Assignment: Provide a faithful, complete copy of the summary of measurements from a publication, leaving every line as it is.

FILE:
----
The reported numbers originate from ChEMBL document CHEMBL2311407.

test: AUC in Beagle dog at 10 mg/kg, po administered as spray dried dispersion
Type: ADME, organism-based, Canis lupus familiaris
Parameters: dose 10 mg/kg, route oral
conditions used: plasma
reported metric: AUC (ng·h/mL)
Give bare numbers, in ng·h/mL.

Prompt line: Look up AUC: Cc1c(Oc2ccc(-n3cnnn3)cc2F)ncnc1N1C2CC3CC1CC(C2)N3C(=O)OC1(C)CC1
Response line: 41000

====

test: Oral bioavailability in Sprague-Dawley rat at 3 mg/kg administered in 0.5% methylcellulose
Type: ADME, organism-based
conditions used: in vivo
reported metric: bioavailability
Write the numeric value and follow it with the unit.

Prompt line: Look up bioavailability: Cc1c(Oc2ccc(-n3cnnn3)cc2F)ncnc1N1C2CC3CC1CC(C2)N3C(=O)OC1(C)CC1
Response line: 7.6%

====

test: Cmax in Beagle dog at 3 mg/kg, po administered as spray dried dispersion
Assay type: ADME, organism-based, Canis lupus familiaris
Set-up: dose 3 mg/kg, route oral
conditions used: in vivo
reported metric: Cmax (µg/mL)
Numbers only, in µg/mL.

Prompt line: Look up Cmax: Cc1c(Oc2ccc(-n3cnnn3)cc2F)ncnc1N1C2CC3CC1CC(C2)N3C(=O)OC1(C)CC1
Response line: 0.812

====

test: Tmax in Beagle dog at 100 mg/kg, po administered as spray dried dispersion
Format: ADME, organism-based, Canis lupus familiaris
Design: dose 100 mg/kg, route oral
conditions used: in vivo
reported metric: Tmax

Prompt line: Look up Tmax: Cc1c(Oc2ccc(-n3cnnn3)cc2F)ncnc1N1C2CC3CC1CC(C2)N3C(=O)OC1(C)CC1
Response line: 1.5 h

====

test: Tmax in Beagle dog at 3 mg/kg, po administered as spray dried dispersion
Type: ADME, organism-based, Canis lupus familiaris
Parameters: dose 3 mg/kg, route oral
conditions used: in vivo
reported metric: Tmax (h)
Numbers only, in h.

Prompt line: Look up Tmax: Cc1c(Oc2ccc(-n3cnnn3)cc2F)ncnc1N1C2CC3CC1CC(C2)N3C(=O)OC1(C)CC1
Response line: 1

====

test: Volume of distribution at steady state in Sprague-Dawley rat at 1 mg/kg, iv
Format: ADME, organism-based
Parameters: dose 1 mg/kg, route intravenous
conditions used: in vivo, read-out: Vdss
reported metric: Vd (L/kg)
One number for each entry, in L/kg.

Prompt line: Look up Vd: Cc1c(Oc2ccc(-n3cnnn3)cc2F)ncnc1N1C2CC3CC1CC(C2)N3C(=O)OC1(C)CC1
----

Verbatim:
The reported numbers originate from ChEMBL document CHEMBL2311407.

test: AUC in Beagle dog at 10 mg/kg, po administered as spray dried dispersion
Type: ADME, organism-based, Canis lupus familiaris
Parameters: dose 10 mg/kg, route oral
conditions used: plasma
reported metric: AUC (ng·h/mL)
Give bare numbers, in ng·h/mL.

Prompt line: Look up AUC: Cc1c(Oc2ccc(-n3cnnn3)cc2F)ncnc1N1C2CC3CC1CC(C2)N3C(=O)OC1(C)CC1
Response line: 41000

====

test: Oral bioavailability in Sprague-Dawley rat at 3 mg/kg administered in 0.5% methylcellulose
Type: ADME, organism-based
conditions used: in vivo
reported metric: bioavailability
Write the numeric value and follow it with the unit.

Prompt line: Look up bioavailability: Cc1c(Oc2ccc(-n3cnnn3)cc2F)ncnc1N1C2CC3CC1CC(C2)N3C(=O)OC1(C)CC1
Response line: 7.6%

====

test: Cmax in Beagle dog at 3 mg/kg, po administered as spray dried dispersion
Assay type: ADME, organism-based, Canis lupus familiaris
Set-up: dose 3 mg/kg, route oral
conditions used: in vivo
reported metric: Cmax (µg/mL)
Numbers only, in µg/mL.

Prompt line: Look up Cmax: Cc1c(Oc2ccc(-n3cnnn3)cc2F)ncnc1N1C2CC3CC1CC(C2)N3C(=O)OC1(C)CC1
Response line: 0.812

====

test: Tmax in Beagle dog at 100 mg/kg, po administered as spray dried dispersion
Format: ADME, organism-based, Canis lupus familiaris
Design: dose 100 mg/kg, route oral
conditions used: in vivo
reported metric: Tmax

Prompt line: Look up Tmax: Cc1c(Oc2ccc(-n3cnnn3)cc2F)ncnc1N1C2CC3CC1CC(C2)N3C(=O)OC1(C)CC1
Response line: 1.5 h

====

test: Tmax in Beagle dog at 3 mg/kg, po administered as spray dried dispersion
Type: ADME, organism-based, Canis lupus familiaris
Parameters: dose 3 mg/kg, route oral
conditions used: in vivo
reported metric: Tmax (h)
Numbers only, in h.

Prompt line: Look up Tmax: Cc1c(Oc2ccc(-n3cnnn3)cc2F)ncnc1N1C2CC3CC1CC(C2)N3C(=O)OC1(C)CC1
Response line: 1

====

test: Volume of distribution at steady state in Sprague-Dawley rat at 1 mg/kg, iv
Format: ADME, organism-based
Parameters: dose 1 mg/kg, route intravenous
conditions used: in vivo, read-out: Vdss
reported metric: Vd (L/kg)
One number for each entry, in L/kg.

Prompt line: Look up Vd: Cc1c(Oc2ccc(-n3cnnn3)cc2F)ncnc1N1C2CC3CC1CC(C2)N3C(=O)OC1(C)CC1